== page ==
New York City's skateboard brand 'Supreme' has three shops in Tokyo. The stores are in Harajuku, Shibuya and Daikanyama. The Supreme brand was founded by James Jebbia in 1994 and has a large following of dedicated fans in Japan and all over the world. Supreme releases new items every Saturday in Japan, which causes long lines outside stores from as early as Friday afternoon for the popular collections.
The photo above is of the Harajuku branch. This is the newest Supreme store in Tokyo and also serves as the Supreme brand's headquarters in Tokyo. This store gets the most stock, which in turn attracts the highest number of customers. If you come to this store on an early Saturday morning, you'll face the most competition to buy Supreme items, but also have the highest chance of being able to buy the items you want.
The Shibuya store, pictured above, is the second oldest Supreme store in Tokyo. It gets the second-most amount of stock and therefore attracts the second-highest number of customers.
The Daikanyama store is the oldest Supreme store in Tokyo, but also the smallest, with the least amount of stock. Because of the small size of the store, I don't really recommend it for Supreme fans. However, when I visited recently, there were lots of items from the Fucking Awesome collaboration left at this store. The Daikanyama Supreme store is pictured below.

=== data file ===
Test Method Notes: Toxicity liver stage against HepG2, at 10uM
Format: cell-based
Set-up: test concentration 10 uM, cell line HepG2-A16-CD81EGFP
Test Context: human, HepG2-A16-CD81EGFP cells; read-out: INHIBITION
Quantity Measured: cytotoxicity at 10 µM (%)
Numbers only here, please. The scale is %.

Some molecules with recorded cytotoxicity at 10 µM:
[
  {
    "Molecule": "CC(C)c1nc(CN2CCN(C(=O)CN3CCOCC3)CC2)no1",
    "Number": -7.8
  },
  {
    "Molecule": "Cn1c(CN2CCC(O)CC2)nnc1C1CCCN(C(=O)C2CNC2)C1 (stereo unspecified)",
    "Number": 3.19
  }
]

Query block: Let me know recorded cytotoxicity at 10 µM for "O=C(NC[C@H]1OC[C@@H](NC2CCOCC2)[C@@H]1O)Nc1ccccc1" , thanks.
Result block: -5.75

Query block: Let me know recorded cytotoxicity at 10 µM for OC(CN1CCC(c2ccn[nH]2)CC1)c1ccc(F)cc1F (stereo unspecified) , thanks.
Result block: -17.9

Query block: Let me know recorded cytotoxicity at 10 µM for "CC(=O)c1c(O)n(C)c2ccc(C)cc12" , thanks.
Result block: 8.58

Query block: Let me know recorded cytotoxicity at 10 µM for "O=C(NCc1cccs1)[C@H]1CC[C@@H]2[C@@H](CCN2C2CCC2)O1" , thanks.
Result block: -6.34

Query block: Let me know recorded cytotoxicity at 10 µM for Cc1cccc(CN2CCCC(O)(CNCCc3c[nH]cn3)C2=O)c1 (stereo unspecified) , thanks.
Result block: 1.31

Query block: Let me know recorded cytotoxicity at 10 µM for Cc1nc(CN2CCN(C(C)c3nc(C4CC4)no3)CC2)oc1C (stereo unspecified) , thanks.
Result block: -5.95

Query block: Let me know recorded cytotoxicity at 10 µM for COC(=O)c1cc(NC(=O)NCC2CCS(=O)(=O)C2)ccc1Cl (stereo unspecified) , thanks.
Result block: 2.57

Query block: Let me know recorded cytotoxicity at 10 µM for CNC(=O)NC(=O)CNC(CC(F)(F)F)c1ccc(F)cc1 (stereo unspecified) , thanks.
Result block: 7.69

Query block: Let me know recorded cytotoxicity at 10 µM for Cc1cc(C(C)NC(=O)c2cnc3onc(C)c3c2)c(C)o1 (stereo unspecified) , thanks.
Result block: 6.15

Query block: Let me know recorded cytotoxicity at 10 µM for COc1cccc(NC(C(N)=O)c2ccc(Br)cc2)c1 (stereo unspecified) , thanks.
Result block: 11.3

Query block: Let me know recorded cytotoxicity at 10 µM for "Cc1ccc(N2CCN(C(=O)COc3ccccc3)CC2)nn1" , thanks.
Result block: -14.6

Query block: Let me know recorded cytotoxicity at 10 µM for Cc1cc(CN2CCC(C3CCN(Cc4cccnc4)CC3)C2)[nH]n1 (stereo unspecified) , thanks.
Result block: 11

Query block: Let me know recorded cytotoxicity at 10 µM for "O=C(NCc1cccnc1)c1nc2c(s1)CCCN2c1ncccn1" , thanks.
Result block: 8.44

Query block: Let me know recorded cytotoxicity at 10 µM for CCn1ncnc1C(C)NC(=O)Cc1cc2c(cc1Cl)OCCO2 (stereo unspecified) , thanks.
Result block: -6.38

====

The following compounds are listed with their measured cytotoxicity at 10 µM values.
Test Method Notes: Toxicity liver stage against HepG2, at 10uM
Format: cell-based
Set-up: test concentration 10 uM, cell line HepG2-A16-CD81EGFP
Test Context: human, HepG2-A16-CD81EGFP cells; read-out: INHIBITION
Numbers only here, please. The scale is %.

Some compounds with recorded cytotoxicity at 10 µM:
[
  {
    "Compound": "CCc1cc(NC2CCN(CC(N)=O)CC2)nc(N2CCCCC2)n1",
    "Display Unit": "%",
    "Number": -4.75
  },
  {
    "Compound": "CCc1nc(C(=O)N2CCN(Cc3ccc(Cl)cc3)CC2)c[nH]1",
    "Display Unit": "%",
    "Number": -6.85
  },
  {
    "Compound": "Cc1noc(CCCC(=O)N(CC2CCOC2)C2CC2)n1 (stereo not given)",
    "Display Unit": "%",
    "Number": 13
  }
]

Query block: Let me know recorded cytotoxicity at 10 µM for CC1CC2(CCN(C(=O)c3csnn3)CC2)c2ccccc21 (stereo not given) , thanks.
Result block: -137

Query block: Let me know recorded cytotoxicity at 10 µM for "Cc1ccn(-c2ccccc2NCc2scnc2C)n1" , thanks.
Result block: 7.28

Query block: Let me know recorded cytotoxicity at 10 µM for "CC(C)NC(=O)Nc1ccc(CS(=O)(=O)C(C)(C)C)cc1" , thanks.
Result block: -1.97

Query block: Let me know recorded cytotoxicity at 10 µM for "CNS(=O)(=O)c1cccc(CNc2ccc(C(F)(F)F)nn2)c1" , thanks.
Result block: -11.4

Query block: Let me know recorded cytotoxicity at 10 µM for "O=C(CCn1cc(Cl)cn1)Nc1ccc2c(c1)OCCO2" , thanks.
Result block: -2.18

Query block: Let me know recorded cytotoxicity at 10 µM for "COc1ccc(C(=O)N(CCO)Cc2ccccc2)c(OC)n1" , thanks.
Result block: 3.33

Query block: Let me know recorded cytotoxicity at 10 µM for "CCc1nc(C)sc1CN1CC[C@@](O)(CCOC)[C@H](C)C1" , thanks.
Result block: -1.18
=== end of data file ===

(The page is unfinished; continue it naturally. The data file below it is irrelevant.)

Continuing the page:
When big Supreme collaborations and popular items are set to be released, people will definitely begin lining up from Friday afternoon. On these highly popular days, Supreme security staff will usually stop people from joining the line at around 2 pm on Friday. This is because there are only allowed to be a certain number of people lining up over night around the neighborhood. The lucky people who manage to get a place in line before 2 pm will have to do a lottery later in the evening to decide their actual number in the line. After the lottery the line will be reshuffled according to the number each person has 'won'.
Now comes the real challenge. All the people in line have to remain in line over night, waiting until the store opens at 9 am on Saturday. Customers are allowed to bring folding chairs along to rest on, BUT the chairs can only be used once the Supreme security staff give the okay. Sometimes the staff allow people to start using chairs at 8 pm, but sometimes only at 12 pm. This means that you will have to spend a long time on your feet, holding your chair, so make sure you bring something light and compact. The security staff will also force you to pack up your chair early in the morning at around 6 am at the Harajuku branch (a little later at Shibuya, and still later at Daikanyama). If you have made it through the night, you still have to face the stress of wondering whether the item you want to buy will be sold out before you make it to the front of the line.
If you've ever wondered about the long lines of tired-looking people around Shibuya and Harajuku, now you know. They are the loyal Supreme fans willing to face a day and night of discomfort to buy their favorite brand.
For those who just want to take a look around the stores, they are relatively empty on Sundays and weekdays until Thursday. Why not pop in for a glimpse of the street fashion that inspires such dedication?